Wednesday, June 29, 2022

Strike: Nigerian labour appeals to ASUU to shift ground

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Rayyan Alhassan
Rayyan Alhassan is a graduate of Journalism and Mass Communication at Sikkim Manipal University, Ghana. He is the acting Managing Editor at the Daily Nigerian newspaper, a position he has held for the past 3 years. He can be reached via [email protected], or, or @Rayyan88 on Twitter.
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The Trade Union Congress, TUC, has appealed to the striking university lecturers to shift ground in their demands by making some concessions so that students can return to school.

Monday Ogbodum, Cross River chapter Chairman of the TUC, made the appeal in an interview with the News Agency of Nigeria in Calabar on Tuesday.

Mr Ogbodum said the Academy Staff Union of Universities, ASUU, had “clearly” made their points known to the world with the prolonged strike and advised the government not to always allow issues to degenerate to strike before taking action.

The labour leader further added that government should always put a human face to its action or inaction in dealing with labour unions, to avoid prolonged industrial action in the country.

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He noted that the peculiarity of university education was such that strike should not be allowed as an option for agitation or meeting the needs of workers.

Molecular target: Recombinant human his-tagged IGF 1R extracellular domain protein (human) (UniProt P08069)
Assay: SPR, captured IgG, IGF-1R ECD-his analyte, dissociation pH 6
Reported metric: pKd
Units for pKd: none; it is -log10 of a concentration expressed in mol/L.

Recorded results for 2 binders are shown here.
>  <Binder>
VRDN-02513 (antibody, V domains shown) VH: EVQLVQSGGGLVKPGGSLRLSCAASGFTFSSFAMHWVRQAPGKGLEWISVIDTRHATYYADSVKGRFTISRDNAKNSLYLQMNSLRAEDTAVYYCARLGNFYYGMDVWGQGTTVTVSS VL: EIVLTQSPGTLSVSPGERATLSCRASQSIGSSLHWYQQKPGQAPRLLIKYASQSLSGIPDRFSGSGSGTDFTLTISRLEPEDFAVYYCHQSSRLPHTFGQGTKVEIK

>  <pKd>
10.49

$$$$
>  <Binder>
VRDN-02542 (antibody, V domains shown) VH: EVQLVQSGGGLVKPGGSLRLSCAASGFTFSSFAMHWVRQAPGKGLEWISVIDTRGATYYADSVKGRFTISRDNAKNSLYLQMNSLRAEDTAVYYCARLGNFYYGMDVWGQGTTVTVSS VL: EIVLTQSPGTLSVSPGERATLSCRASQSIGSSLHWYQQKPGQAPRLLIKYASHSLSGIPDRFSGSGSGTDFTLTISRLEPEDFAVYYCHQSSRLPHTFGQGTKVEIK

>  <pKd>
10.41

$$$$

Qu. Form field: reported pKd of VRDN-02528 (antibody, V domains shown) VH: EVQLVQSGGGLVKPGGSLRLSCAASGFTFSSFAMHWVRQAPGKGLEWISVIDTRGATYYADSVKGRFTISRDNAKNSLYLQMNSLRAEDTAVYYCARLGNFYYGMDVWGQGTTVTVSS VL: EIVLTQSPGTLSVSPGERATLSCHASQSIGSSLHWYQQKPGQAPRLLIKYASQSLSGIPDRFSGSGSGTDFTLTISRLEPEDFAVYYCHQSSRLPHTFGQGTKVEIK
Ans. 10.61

The TUC Chairman said it would be difficult to regain the lost ground in Nigeria’s tertiary education system because of the industrial action by the university lecturers in the last two years.

According to him, “While I’m appealing to the ASUU to shift ground, I also ask the government to always put a human face in their action.

“ASUU has proven its points to the government; the strike is justifiable but ASUU should also know that negotiations are always a win-win situation and not winner takes all.

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“Our children have suffered enough and most of us do not have the resources to send our children abroad or to private universities.

“I make bold to tell you that even the lecturers have their own pains from this strike.”

Mr Ogbodum, however, condemned the no- work-no-pay policy of the government.

The union had declared a total strike in February to compel the government to act on a variety of issues that had lingered between both parties for years.



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